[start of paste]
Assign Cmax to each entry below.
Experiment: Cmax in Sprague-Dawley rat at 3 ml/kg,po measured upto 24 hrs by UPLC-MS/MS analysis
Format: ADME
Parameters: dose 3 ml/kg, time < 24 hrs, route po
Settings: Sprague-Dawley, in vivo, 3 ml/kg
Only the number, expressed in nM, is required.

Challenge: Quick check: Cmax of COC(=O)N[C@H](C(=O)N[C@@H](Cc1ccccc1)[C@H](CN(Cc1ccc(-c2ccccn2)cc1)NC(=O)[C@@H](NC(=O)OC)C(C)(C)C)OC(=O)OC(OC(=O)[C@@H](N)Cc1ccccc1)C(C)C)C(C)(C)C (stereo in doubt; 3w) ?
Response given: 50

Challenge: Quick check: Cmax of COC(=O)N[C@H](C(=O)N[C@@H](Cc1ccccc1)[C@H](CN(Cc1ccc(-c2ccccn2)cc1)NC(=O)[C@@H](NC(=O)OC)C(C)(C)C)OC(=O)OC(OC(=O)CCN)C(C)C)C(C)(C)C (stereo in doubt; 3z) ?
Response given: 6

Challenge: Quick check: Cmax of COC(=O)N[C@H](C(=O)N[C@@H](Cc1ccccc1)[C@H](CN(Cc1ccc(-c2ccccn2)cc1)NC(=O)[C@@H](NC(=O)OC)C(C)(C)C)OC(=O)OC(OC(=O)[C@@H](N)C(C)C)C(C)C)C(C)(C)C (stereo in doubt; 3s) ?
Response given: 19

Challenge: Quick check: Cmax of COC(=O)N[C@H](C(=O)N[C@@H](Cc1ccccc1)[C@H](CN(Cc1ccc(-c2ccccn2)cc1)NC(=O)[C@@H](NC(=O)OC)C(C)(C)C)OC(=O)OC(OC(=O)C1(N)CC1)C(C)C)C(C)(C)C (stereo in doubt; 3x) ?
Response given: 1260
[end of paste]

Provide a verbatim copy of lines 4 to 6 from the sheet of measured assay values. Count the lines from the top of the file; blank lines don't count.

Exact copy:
Parameters: dose 3 ml/kg, time < 24 hrs, route po
Settings: Sprague-Dawley, in vivo, 3 ml/kg
Only the number, expressed in nM, is required.